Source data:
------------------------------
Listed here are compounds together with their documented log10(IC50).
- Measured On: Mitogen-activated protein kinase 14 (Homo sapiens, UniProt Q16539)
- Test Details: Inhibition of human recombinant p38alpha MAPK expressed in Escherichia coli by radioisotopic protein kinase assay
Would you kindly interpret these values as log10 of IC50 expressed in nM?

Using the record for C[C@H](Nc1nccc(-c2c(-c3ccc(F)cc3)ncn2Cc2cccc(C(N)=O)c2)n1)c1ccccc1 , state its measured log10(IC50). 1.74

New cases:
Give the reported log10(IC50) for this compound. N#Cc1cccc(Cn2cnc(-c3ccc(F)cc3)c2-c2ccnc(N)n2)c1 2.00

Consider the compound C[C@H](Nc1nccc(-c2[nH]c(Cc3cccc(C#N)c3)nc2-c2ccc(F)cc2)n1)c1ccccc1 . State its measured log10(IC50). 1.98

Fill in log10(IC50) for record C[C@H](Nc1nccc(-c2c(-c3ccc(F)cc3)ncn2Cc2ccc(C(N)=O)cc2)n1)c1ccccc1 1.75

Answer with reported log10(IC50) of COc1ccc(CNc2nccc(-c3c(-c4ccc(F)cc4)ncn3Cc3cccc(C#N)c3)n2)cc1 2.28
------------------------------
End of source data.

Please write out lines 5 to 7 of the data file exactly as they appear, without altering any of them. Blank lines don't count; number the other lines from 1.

Using the record for C[C@H](Nc1nccc(-c2c(-c3ccc(F)cc3)ncn2Cc2cccc(C(N)=O)c2)n1)c1ccccc1 , state its measured log10(IC50). 1.74

New cases:
Give the reported log10(IC50) for this compound. N#Cc1cccc(Cn2cnc(-c3ccc(F)cc3)c2-c2ccnc(N)n2)c1 2.00